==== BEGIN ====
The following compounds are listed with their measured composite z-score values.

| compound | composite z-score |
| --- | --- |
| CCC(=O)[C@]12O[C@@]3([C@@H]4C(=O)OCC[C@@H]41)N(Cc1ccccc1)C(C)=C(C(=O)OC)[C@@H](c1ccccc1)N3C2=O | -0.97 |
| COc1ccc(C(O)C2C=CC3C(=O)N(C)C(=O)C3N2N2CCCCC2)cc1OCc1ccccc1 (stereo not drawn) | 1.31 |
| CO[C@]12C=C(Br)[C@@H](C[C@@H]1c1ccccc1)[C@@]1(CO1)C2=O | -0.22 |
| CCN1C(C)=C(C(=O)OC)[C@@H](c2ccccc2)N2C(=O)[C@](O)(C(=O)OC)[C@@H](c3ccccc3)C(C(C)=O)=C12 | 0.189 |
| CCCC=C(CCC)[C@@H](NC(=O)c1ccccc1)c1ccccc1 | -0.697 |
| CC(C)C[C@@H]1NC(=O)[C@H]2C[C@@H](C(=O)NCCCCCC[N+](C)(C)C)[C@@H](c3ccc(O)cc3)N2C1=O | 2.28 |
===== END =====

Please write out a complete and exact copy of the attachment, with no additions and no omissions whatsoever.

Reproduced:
The following compounds are listed with their measured composite z-score values.

| compound | composite z-score |
| --- | --- |
| CCC(=O)[C@]12O[C@@]3([C@@H]4C(=O)OCC[C@@H]41)N(Cc1ccccc1)C(C)=C(C(=O)OC)[C@@H](c1ccccc1)N3C2=O | -0.97 |
| COc1ccc(C(O)C2C=CC3C(=O)N(C)C(=O)C3N2N2CCCCC2)cc1OCc1ccccc1 (stereo not drawn) | 1.31 |
| CO[C@]12C=C(Br)[C@@H](C[C@@H]1c1ccccc1)[C@@]1(CO1)C2=O | -0.22 |
| CCN1C(C)=C(C(=O)OC)[C@@H](c2ccccc2)N2C(=O)[C@](O)(C(=O)OC)[C@@H](c3ccccc3)C(C(C)=O)=C12 | 0.189 |
| CCCC=C(CCC)[C@@H](NC(=O)c1ccccc1)c1ccccc1 | -0.697 |
| CC(C)C[C@@H]1NC(=O)[C@H]2C[C@@H](C(=O)NCCCCCC[N+](C)(C)C)[C@@H](c3ccc(O)cc3)N2C1=O | 2.28 |